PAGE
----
Beyond the colouring, non of the elements are new shapes, however some of the trans green elements contributing to the cockpit door are new in this colour, and are a number of the curved light purple elements. We also see BB8 heads once again, this time in black as well as light blueish grey. I look forward to seeing these parts become generally available in a non-licensed theme, as this will ensure a wider availability going into the future, in other programs such as pick-a brick and bricks and pieces.

Again, we have lots of brackets, ball joints of the small and large clicky types, and a few more stickers in strange and mysterious shapes. I fear these shapes might make them a little harder to apply in a straight line.

Construction commenced simply enough, with the main body as well as the legs. When movie on to the arms and wings, I found the overall structure was a little more fragile, often requiring one step back for two steps forward, while attaching the arms.

But the final result is impressive. D Va enters the MEKA through a hatch on the back, and lies prone to control it. Two double barrelled pistols act as the control sticks. I used a couple of 2×1 bricks under her feet to ensure that she reached the front, and was clearly looking out the windscreen.

But the knees… the knees here are permanently flexed. the ankles move in multiple directions thanks to the click ball hinges.

I love the look of D Va’s MEKA, but I am a little disappointed by the lack of knee movement, and the stability during construction was a little frustrating for me. It does, however, have a range of postures, including several ball joints in the arms. All up, there are around 20 points of articulation between the antennae, wings arms, legs ankles and feet!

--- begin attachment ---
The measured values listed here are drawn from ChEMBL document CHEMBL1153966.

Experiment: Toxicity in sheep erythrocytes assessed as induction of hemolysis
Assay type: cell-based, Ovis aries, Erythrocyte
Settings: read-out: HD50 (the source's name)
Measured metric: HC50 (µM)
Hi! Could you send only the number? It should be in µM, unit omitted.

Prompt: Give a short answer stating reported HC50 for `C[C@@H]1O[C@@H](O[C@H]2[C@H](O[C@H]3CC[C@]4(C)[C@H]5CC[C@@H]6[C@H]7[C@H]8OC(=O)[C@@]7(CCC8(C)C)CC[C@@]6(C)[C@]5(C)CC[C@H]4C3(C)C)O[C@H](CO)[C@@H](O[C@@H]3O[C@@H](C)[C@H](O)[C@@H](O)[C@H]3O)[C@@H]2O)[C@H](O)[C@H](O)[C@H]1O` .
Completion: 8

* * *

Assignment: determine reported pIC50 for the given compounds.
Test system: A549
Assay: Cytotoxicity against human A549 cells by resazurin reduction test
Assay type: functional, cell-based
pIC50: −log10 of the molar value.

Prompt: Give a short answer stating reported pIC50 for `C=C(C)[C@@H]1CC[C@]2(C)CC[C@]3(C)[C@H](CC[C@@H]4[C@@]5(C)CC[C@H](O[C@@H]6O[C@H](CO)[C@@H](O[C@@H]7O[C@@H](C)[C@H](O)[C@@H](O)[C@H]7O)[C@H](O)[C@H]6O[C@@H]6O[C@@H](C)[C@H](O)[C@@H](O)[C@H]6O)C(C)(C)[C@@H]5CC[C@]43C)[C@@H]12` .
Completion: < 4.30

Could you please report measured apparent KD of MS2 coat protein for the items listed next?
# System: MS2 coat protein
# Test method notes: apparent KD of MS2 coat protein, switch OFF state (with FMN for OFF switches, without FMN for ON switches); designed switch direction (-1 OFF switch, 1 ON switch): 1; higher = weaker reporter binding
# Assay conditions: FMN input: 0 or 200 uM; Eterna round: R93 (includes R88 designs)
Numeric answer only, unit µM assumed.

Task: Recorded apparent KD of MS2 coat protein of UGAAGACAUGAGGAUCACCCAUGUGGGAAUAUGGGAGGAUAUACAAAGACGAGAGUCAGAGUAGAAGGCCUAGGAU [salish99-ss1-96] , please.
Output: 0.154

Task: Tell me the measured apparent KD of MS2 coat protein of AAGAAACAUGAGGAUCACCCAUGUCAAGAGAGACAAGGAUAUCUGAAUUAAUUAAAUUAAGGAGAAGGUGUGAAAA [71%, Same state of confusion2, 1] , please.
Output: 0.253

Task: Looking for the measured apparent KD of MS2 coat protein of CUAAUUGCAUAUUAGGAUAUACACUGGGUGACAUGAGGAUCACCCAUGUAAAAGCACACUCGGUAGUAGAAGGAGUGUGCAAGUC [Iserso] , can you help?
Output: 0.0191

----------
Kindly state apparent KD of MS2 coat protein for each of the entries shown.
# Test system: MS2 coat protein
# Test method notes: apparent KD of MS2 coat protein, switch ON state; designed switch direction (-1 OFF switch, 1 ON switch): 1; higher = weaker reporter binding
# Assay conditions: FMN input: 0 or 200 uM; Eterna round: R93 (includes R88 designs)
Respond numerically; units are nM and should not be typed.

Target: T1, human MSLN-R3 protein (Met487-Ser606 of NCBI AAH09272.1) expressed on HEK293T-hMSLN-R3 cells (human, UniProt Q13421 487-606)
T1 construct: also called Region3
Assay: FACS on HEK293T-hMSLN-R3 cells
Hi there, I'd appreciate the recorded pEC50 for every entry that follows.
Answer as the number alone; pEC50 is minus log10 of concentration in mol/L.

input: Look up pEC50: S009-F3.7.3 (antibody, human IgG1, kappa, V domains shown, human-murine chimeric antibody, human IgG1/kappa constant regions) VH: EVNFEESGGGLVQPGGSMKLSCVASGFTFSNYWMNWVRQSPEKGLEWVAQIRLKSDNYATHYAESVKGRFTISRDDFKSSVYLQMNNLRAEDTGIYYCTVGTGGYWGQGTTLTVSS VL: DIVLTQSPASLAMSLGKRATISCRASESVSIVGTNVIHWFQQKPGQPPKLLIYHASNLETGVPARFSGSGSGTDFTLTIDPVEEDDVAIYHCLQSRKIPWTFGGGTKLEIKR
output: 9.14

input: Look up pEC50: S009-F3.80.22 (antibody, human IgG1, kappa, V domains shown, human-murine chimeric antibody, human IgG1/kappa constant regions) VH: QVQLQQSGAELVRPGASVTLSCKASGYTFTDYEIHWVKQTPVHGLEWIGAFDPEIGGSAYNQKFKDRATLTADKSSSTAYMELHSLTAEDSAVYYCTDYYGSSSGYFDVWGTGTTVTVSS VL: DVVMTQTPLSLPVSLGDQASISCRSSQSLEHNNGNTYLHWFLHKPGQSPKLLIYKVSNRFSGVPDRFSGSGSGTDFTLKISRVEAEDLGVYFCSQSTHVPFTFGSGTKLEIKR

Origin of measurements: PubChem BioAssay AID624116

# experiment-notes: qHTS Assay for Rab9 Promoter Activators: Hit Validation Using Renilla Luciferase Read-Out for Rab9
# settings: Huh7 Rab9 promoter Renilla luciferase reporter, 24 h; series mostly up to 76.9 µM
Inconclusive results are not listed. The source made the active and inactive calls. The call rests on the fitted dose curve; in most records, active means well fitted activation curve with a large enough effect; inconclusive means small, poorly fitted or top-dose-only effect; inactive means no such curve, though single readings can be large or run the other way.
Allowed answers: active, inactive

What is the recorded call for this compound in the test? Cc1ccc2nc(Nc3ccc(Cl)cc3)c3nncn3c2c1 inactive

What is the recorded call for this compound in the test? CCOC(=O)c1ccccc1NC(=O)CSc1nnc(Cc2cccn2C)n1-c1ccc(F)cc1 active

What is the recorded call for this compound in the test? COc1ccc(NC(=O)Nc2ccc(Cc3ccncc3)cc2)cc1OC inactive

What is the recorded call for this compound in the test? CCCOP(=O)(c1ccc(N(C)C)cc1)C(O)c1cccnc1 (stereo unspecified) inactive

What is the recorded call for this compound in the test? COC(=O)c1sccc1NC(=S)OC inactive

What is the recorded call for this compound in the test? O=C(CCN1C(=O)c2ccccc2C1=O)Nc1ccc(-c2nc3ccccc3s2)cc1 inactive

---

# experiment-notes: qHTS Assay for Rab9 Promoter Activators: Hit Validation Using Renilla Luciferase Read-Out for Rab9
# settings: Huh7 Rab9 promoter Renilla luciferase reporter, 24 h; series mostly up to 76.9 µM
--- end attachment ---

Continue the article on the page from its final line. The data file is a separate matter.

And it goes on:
How do our figure and build compare with the concept art from the site?

The printing featured on the D Va minifigure has a good resemblance to the source art: the hair and facial expressions as well as the torso and leg printing. Perhaps arm printing might have enhanced the look, with further sponsor labels. However, there is no doubt as to who the minifigure represents! The pink gun also hits the spot!

From a scaling point of view, this build seems slightly truer to scale than that for Reinhardt. The light purple matches the colour of the MEKA well.

The forward portal is probably a bit bigger on the model as a proportion of the body, but I think the approach used is about as good as could be achieved with the current parts, allowing for it being used as a hatch as well.

The lack of knee flexion, however, might cramp the MEKAs style if trying to get a good, action pose happening.

In conclusion:

What I liked:

  • great minifigures
  • good representation of the D Va’s Mech and Reinhardt’s Battle suit
  • new parts in pink

What I didn’t like:

  • odd scale of Reinhardt’s suit relative to in game depiction. However I can see why it was necessary to make this set work!
  • fiddliness of DVa’s MEKA while trying to clip arms in and out.
  • no flexing knees…

This set has 455 elements and costs $AUD59.99/£34.99/$UDD39.99/€39.99. Overall, it is fairly reasonably priced, even as a parts pack. It has already been put on backorder online, except for stores in the Asia Pacific.

If you are an Overwatch fan, you will probably need this set for the Minifigures. If you are a Mech Builder, you will probably look for a way to articulate the knees. If you are an AFOL starting out in the world of mech building, there are interesting techniques used for both models, with lots of variety: it certainly doesn’t feel like you are building two of the same model.

I give this set four arbitrary praise units out of five. The set is now generally available through, and other retailers.

What do you think of this set? Do you like the variation in the form of the mechs? Are you bothered by the knees? I’d love to hear your thoughts. Thanks once again to Harry for his insights into the characters. In our next Overwatch review, we will take a look at Bastion- 75974 – until then,

Play Well!

This set was provided by the AFOL Engagement Team of the LEGO Group for review purposes.  All opinions are my own.